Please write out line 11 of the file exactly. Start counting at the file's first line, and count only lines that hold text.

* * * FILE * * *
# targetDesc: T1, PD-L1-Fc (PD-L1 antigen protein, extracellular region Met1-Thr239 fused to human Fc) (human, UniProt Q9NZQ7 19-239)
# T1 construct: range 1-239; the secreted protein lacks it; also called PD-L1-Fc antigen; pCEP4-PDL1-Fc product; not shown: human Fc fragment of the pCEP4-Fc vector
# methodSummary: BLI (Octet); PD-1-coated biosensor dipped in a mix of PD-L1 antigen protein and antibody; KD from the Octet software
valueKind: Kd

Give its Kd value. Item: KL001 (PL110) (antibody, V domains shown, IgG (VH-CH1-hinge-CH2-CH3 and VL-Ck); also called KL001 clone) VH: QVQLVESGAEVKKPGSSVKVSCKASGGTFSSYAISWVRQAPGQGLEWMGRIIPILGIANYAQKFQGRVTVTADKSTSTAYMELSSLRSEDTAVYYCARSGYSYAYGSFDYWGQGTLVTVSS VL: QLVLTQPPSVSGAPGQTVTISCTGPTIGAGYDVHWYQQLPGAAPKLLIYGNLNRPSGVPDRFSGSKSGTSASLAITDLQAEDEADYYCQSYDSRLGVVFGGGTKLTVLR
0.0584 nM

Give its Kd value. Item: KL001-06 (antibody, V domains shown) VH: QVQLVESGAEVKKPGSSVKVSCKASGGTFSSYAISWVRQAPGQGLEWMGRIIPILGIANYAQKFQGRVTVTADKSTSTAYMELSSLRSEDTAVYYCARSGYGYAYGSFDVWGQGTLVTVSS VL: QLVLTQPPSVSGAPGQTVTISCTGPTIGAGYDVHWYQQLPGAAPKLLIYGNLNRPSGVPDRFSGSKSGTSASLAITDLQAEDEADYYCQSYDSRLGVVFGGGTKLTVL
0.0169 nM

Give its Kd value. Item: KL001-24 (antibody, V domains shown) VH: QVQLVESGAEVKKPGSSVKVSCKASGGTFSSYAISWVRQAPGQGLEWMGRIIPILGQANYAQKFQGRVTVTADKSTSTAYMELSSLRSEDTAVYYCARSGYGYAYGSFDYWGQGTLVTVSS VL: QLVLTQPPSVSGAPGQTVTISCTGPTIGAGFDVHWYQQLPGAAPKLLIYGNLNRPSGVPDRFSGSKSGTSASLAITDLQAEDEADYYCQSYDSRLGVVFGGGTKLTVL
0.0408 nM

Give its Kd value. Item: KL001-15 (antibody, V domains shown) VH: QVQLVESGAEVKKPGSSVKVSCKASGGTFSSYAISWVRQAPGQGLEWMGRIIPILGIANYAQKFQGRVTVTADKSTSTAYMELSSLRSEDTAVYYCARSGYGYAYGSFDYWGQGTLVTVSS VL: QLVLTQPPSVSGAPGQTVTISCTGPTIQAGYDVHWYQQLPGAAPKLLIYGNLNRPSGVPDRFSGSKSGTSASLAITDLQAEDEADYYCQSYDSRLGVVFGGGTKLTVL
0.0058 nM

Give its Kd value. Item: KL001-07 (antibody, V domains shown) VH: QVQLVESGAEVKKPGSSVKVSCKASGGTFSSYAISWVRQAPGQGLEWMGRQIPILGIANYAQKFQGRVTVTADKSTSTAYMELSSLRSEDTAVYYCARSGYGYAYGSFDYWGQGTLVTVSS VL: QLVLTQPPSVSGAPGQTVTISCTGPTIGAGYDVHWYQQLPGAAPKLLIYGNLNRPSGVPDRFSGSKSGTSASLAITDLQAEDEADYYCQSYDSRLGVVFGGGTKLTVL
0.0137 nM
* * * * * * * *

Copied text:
Give its Kd value. Item: KL001-15 (antibody, V domains shown) VH: QVQLVESGAEVKKPGSSVKVSCKASGGTFSSYAISWVRQAPGQGLEWMGRIIPILGIANYAQKFQGRVTVTADKSTSTAYMELSSLRSEDTAVYYCARSGYGYAYGSFDYWGQGTLVTVSS VL: QLVLTQPPSVSGAPGQTVTISCTGPTIQAGYDVHWYQQLPGAAPKLLIYGNLNRPSGVPDRFSGSKSGTSASLAITDLQAEDEADYYCQSYDSRLGVVFGGGTKLTVL